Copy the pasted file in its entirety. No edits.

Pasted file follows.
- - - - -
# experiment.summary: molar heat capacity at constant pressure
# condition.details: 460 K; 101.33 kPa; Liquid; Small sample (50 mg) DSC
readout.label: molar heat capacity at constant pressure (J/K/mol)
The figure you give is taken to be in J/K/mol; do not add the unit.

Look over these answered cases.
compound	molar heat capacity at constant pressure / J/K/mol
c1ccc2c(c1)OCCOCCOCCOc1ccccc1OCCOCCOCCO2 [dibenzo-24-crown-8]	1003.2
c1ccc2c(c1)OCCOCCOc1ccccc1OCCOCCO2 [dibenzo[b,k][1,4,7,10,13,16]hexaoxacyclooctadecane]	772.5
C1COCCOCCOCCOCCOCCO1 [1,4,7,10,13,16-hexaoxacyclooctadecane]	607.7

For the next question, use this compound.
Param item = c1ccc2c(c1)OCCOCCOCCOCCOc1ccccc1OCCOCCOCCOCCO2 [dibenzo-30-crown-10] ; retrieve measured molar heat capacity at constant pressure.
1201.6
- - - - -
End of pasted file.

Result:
# experiment.summary: molar heat capacity at constant pressure
# condition.details: 460 K; 101.33 kPa; Liquid; Small sample (50 mg) DSC
readout.label: molar heat capacity at constant pressure (J/K/mol)
The figure you give is taken to be in J/K/mol; do not add the unit.

Look over these answered cases.
compound	molar heat capacity at constant pressure / J/K/mol
c1ccc2c(c1)OCCOCCOCCOc1ccccc1OCCOCCOCCO2 [dibenzo-24-crown-8]	1003.2
c1ccc2c(c1)OCCOCCOc1ccccc1OCCOCCO2 [dibenzo[b,k][1,4,7,10,13,16]hexaoxacyclooctadecane]	772.5
C1COCCOCCOCCOCCOCCO1 [1,4,7,10,13,16-hexaoxacyclooctadecane]	607.7

For the next question, use this compound.
Param item = c1ccc2c(c1)OCCOCCOCCOCCOc1ccccc1OCCOCCOCCOCCO2 [dibenzo-30-crown-10] ; retrieve measured molar heat capacity at constant pressure.
1201.6